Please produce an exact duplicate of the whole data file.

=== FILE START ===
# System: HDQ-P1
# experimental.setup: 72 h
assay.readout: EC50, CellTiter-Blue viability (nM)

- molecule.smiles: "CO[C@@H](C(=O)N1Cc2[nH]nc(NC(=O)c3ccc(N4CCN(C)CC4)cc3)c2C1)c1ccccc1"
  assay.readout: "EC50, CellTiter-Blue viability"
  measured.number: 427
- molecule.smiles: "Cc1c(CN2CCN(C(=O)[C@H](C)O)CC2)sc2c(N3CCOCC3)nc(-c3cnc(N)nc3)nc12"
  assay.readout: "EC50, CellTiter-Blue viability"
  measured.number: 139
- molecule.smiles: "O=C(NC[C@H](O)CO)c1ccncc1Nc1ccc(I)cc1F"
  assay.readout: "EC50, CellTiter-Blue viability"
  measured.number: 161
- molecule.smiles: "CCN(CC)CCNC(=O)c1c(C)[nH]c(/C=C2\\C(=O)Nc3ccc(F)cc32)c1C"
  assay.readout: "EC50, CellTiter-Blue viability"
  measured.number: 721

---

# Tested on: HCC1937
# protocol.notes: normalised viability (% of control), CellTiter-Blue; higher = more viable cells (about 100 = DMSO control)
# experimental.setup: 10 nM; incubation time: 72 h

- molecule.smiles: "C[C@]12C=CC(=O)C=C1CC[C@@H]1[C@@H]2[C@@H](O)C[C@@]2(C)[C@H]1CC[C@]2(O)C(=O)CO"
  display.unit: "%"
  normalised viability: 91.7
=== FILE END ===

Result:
# System: HDQ-P1
# experimental.setup: 72 h
assay.readout: EC50, CellTiter-Blue viability (nM)

- molecule.smiles: "CO[C@@H](C(=O)N1Cc2[nH]nc(NC(=O)c3ccc(N4CCN(C)CC4)cc3)c2C1)c1ccccc1"
  assay.readout: "EC50, CellTiter-Blue viability"
  measured.number: 427
- molecule.smiles: "Cc1c(CN2CCN(C(=O)[C@H](C)O)CC2)sc2c(N3CCOCC3)nc(-c3cnc(N)nc3)nc12"
  assay.readout: "EC50, CellTiter-Blue viability"
  measured.number: 139
- molecule.smiles: "O=C(NC[C@H](O)CO)c1ccncc1Nc1ccc(I)cc1F"
  assay.readout: "EC50, CellTiter-Blue viability"
  measured.number: 161
- molecule.smiles: "CCN(CC)CCNC(=O)c1c(C)[nH]c(/C=C2\\C(=O)Nc3ccc(F)cc32)c1C"
  assay.readout: "EC50, CellTiter-Blue viability"
  measured.number: 721

---

# Tested on: HCC1937
# protocol.notes: normalised viability (% of control), CellTiter-Blue; higher = more viable cells (about 100 = DMSO control)
# experimental.setup: 10 nM; incubation time: 72 h

- molecule.smiles: "C[C@]12C=CC(=O)C=C1CC[C@@H]1[C@@H]2[C@@H](O)C[C@@]2(C)[C@H]1CC[C@]2(O)C(=O)CO"
  display.unit: "%"
  normalised viability: 91.7